4 Candidates, 4 New Havens

Two candidates raised three-quarters of their cash outside of town in July and August. Two candidates did the opposite.

Of the money raised in New Haven, only one candidate pulled in contributions from all corners of the city.

Those two conclusions emerge from an analysis of the latest campaign finance filings in the race to become New Haven’s next mayor.

Four candidates—Kermit Carolina, Justin Elicker, Henry Fernandez, and Toni Harp—are competing in a Sept. 10 Democratic mayoral primary. Their campaigns Tuesday submitted financial disclosure forms revealing how much money they raised in July and August, and where they got it from.

The latest filing deadline came just a week before the Sept. 10 Democratic primary.

In July and August, Harp raised $173,982, more than twice as much as the next closest candidate, Fernandez, who raised $86,304. Elicker raised $29,254. Carolina raised $5,260.

A close look at the donations reveals stark geographic contrasts. The first is a divide between those candidates finding the majority of their support in town versus those finding the money out of town. Carolina and Elicker raised most of their money in town; Harp and Fernandez did the opposite.

The second contrast is revealed by where in New Haven each candidate drew his or her donations from. The map of each candidate’s donations from the current fundraising round reveals a distinct New Haven. In Elicker’s New Haven, mountains of money rise to the height of East Rock. In Carolina’s, the highest concentration of cash comes from Dixwell and Newhallville. Harp’s map is dotted throughout with donors, particularly in Westville. Fernandez’s New Haven is a relative desert, punctuated only intermittently with oases of campaign loot.

You can zoom in on the maps below for greater detail and click on the dots to identify streets where donations originated.


In July and August, 143 New Haveners donated to Carolina’s campaign. A map of his New Haven (above) shows the greatest concentration in Dixwell and Newhallville. He also collected from the most Fair Haven donors of any candidate.


Fernandez, who lives in Fair Haven, found only one donor in that neighborhood. Fernandez’s map (above) is the least populated overall of any of the four. He collected from only 66 New Haveners during July and August. He found most of those donors in East Rock.


The candidate who really owns East Rock, at least contribution-wise, is Elicker. On his map (above), the entire East Rock neighborhood is obscured by overlapping red dots indicating the location of his donors.

Elicker took donations from 278 New Haveners in July and August.

In some ways, his New Haven is the inverse of Carolina’s. The vast majority of his recent donors live in East Rock, but his map also shows strong support in Westville. Dixwell, Newhallville, and the Hill are almost completely devoid of donors.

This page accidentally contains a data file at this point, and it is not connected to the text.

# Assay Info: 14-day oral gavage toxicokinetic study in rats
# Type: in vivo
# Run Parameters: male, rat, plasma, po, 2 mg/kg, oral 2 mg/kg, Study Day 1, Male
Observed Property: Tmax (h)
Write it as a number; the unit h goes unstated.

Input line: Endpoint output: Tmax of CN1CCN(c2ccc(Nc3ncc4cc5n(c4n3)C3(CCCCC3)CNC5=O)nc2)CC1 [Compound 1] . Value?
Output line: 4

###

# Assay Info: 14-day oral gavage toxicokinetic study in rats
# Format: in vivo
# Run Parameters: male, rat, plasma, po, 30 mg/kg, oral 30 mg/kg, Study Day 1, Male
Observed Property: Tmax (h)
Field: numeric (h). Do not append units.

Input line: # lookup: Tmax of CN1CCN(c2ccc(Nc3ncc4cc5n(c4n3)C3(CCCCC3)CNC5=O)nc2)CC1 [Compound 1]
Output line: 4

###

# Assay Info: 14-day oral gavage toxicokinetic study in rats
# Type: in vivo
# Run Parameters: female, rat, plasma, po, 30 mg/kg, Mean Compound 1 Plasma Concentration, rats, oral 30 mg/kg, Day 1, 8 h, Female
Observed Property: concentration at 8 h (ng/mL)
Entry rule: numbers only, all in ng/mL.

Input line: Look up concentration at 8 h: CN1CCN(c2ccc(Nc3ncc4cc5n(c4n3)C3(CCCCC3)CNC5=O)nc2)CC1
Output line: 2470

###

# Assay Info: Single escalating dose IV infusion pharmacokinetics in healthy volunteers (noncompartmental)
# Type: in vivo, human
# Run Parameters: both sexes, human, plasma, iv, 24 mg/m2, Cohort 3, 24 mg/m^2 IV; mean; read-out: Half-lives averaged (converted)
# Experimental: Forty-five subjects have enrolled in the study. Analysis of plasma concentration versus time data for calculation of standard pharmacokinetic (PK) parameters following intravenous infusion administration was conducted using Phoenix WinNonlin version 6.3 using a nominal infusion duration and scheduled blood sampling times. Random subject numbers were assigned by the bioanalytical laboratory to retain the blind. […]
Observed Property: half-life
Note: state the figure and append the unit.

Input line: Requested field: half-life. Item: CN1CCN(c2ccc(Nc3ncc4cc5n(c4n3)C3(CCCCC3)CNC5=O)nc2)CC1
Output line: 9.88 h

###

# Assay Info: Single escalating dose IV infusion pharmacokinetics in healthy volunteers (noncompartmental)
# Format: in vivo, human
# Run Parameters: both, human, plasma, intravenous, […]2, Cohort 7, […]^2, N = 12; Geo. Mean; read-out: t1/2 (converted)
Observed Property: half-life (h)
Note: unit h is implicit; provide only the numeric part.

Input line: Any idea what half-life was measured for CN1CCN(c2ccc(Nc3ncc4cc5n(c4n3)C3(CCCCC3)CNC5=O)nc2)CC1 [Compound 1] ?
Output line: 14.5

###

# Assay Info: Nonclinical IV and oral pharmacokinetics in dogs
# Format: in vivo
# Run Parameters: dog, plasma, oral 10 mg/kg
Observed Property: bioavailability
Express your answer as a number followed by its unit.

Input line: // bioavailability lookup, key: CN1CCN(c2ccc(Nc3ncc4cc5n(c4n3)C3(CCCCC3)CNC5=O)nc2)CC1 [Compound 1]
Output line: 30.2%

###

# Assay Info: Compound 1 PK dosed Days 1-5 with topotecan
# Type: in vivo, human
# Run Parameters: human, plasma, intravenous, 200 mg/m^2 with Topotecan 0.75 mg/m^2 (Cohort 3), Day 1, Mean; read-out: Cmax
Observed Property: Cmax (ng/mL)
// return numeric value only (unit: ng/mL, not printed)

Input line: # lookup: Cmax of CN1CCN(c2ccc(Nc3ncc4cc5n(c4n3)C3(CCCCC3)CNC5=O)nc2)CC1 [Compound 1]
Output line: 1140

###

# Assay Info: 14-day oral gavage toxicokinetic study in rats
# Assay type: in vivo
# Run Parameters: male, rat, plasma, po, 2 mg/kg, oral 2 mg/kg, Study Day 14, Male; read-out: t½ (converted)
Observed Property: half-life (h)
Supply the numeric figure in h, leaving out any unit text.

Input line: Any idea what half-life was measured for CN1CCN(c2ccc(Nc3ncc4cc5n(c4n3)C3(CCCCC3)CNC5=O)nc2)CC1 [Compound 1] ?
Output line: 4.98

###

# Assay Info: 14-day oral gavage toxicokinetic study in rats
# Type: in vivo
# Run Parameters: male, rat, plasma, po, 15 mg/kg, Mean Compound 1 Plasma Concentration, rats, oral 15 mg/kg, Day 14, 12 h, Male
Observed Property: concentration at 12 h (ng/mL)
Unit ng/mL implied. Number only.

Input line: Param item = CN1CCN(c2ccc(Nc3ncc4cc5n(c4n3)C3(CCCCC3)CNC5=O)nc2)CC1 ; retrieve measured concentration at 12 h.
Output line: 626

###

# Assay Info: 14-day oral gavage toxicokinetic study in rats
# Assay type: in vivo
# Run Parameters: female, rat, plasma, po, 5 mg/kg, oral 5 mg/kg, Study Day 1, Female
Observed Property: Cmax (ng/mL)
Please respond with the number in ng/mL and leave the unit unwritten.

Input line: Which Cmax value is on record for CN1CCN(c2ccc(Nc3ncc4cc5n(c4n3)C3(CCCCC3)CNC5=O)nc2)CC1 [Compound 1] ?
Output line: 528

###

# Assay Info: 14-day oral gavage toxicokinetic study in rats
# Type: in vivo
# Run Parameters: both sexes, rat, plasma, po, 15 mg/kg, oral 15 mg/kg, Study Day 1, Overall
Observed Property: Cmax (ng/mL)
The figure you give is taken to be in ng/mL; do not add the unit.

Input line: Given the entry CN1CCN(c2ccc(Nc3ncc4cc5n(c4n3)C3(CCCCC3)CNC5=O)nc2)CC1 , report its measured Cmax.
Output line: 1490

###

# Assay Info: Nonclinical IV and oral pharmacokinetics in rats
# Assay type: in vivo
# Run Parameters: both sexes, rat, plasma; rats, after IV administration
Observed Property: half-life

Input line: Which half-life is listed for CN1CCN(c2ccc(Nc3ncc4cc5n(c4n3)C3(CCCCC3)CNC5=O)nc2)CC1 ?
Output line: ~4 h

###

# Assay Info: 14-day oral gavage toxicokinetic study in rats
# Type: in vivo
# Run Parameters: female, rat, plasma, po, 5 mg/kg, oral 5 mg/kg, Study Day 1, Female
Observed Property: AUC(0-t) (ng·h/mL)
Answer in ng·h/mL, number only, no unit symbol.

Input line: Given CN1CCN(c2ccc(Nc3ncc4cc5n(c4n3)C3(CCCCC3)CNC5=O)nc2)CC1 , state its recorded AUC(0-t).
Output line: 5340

Harp’s map (above) shows the most even spread of donors across the city. She collected from nearly every neighborhood in July and August, with the strongest concentrations in Westville and Beaver Hills.

The Harp campaign collected from 267 New Haveners in July and August. That’s nearly as many as Elicker in the same period, although Elicker has collected from far more New Haveners overall, if you factor in the donations from before July. Read about that here.

In vs. Out

Since the last campaign finance disclosures, at the beginning of July, Harp has increased the percentage of her support coming from New Haven donors, from 28 percent to 40 percent. The other campaigns have generally maintained their ratios of in-town to out-of-town donors. Elicker and Carolina are at 81 percent and 97 percent New Haven donors. Fernandez is at 25 percent New Haven donors.

Elicker tapped 278 New Haven donors in July and August. Harp tapped 267, not counting PACs. Carolina collected from 143 in New Haven; Fernandez from 66.

If you factor in the donations collected before July 1, Elicker has collected from the most New Haveners, by far: 1,143 have donated to his campaign. Harp and Carolina have both collected from the same number, 407, just over a third of the number Elicker has. Fernandez has collected from only 164 New Haveners overall.

When you look not at the number of donors but at the amount of money raised in town versus out of town in July and August, Harp’s in-town percentage drops to 22 percent. This indicates that her in-town supporters are giving in smaller amounts than her out-of-town supporters. The same is true for the Carolina campaign. Elicker and Fernandez’s ratios remain roughly the same.

With a higher average donation size, Harp was able to raise the most money in New Haven during July and August, even though she had slightly fewer New Haven donors than Elicker. She raised $37,656 in New Haven. Even if you subtract the $5,250 she raised from New Haven PACs, she still raised $32,406 from individuals, more than the $23,144 Elicker raised from New Haveners.